The Venky's Reign of Error: Introduction

The dismantling of a legacy

There have been unacceptable levels of abuse aimed at Blackburn Rovers supporters from the national media, footballers, football managers and football fans throughout the country since the protest's against Steve Kean, The Venky's and Jerome Anderson began.


I hope that the information on this page will go some way towards redressing that.


  • I am totally biased.
  • There is nothing impartial in anything I write about Blackburn Rovers, the Protest Movement or Steve Kean, Jerome Anderson and The Venky's.
  • I support the actions of the various protest groups 100%.
  • I support the actions of any spontanious organic protests as and when they arise 100%.
  • I support Blackburn Rovers Football Club 100%.
  • 0% Steve Kean.
  • 0% Jerome Anderson.
  • 0% Venky's.

There has been too much disrespect shown, particularly in the corporate media towards the protestors, their aims and their objectives. Therefore, it is left to alternative media sources such as this to provide some perspective. 


However, in some cases I have relied upon corporate media sources for some information as there have been honourable individual exceptions - but that does not alter the fact that the corporate media as an institution has in most cases treated the protesters with disdain. 


It is an obvious though seldom acknowledged reality that Steve Kean had nine months as manager of Blackburn Rovers before a single protest began. 


So, why did the protest movement begin? 


This is an important question, to understand the protest movement we must first understand the context within which it arose. 


Blackburn Rovers were once regarded as one of the most efficiently and well administered football clubs in English football. A model football club, a model to emulate and imitate - and many did try to "do a Blackburn" - but failed. 


Above all, Blackburn Rovers represented something of an anomaly, regarded as a huge football club - in a small town; perhaps the only football club in world football to be thought of as such - a beacon of hope to 'under dogs' everywhere, yet resented at the same time: A well respected club within the game but despised by neutral fans jealous of the clubs stature and historical significance and disliked in the corporate media based largely in London, resentful of a small northern town football club's plucky resilience.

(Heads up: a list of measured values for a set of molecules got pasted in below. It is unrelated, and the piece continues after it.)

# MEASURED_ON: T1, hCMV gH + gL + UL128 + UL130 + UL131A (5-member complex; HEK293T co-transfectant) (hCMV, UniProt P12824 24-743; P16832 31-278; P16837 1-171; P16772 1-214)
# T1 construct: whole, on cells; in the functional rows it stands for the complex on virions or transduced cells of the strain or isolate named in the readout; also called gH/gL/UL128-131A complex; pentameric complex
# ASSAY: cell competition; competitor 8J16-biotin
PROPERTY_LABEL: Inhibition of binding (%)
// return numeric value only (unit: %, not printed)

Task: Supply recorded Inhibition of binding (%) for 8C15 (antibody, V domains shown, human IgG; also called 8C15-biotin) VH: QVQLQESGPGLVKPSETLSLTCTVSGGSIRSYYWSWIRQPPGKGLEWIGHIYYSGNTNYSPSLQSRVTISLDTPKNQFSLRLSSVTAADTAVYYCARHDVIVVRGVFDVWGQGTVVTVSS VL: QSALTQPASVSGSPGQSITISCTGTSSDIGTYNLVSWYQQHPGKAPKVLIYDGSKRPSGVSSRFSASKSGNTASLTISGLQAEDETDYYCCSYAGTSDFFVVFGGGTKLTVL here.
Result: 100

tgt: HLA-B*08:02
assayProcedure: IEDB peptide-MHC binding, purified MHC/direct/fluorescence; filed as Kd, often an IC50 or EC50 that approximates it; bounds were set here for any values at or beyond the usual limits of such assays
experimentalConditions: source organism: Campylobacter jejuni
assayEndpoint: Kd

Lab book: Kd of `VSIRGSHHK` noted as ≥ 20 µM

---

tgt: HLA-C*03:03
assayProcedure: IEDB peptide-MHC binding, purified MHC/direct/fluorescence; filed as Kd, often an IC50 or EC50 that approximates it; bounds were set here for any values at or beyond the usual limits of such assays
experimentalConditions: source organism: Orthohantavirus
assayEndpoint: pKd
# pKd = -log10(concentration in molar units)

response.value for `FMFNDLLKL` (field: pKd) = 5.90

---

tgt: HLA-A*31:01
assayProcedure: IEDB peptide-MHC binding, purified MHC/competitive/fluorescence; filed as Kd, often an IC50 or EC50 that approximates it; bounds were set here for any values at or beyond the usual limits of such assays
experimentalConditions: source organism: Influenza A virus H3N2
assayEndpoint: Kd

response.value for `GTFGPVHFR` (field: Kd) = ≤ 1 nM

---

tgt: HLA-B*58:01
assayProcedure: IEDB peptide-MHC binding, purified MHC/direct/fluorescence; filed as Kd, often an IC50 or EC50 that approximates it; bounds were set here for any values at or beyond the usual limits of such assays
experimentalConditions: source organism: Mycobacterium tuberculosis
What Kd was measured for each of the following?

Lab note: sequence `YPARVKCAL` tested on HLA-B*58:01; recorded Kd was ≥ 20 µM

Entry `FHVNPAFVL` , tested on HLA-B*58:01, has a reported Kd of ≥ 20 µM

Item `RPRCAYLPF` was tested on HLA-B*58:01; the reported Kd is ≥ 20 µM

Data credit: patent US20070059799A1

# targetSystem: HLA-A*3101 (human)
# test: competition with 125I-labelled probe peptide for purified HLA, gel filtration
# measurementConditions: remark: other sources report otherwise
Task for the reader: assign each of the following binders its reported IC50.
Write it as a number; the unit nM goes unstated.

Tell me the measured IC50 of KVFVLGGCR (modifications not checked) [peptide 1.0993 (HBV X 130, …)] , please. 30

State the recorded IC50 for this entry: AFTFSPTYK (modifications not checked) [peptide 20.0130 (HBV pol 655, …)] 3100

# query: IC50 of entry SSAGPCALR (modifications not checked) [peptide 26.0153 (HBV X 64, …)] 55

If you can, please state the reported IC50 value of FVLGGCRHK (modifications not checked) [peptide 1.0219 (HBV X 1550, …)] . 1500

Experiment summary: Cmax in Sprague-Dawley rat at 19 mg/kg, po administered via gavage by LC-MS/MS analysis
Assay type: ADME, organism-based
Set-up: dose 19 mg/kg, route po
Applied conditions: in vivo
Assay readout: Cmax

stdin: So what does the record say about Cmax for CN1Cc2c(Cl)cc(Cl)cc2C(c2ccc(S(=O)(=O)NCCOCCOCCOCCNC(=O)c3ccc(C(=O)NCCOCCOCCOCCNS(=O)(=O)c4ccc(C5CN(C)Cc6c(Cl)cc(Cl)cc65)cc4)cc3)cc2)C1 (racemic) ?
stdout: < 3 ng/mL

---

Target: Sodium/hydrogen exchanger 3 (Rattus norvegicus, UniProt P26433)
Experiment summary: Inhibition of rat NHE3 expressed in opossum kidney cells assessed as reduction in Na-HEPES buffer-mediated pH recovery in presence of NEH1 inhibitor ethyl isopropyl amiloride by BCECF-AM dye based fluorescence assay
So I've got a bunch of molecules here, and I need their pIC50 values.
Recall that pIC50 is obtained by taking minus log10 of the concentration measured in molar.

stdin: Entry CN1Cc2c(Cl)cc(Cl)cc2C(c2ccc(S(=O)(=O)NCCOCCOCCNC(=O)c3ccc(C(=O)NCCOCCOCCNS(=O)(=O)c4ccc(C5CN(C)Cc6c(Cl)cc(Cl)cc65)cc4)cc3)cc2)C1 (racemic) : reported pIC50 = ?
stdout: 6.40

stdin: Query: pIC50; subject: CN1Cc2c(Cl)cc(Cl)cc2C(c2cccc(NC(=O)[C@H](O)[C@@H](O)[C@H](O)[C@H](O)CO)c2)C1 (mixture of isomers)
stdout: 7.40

This is to be expected. England resents success.  BRFC and its supporters have long been despised for winning The Premier League in 1995.


Four months before he died in 2001, Jack Walker gave an interview to reassure Blackburn Rovers supporters that he had made provision for the club. "A number of years ago I put in place a family trust structure to own my various business interests, including Blackburn Rovers," he explained. "This structure ensures continuity of management and provides the necessary financial support for all my businesses for the foreseeable future. I have made known my wishes to my colleagues, whom I am confident will carry forward the policies necessary to promote and enlarge all my business interests."


The trust, which was registered in Jersey, was run by a board of trustees. They rarely spoke publicly, but when Jack Walker died the trust chairman, the Jersey solicitor Paul Egerton-Vernon, did make a statement: "The club is provided for the foreseeable future."


The terms of the instructions Jack Walker left the trustees were never disclosed, but Egerton-Vernon explained that Rovers would be subsidised by other assets in the Walker portfolio, which included property and the Jersey-based airline, Flybe. "There seems to be a misunderstanding that there is an ever-shrinking pot of money available," he said. "That is not the case. There are other businesses apart from the club which generate profits which are available."


From 2002 the Walker Family Trust donated £3million a year to the club, helping to give it a competitive edge over similar sized clubs.


In 2005, with the £3m that was loaned interest-free to the club, the Walker investment in Blackburn Rovers had reached £97million.


Then, finally, the trustees decided they had spent enough.


Jack Walker had charged them with growing his businesses financially and, although they did not explain their decision, it is assumed they viewed the club as a drain. The family, although the beneficiaries of their father's estate, were not understood to have had any formal involvement in its administration.


And so in the summer of 2005 the trustees of the Jack Walker Settlement decided to sell the club, and appointed the bank Rothschild, which previously handled the disastrous sale of Liverpool to Tom Hicks and George Gillett, to find the right buyer for Rovers. Chris Ronnie, the chief executive of retailer JJB Sports, had publicly declared his interest and was said by informed sources to be ahead of any other parties that were looking at the club.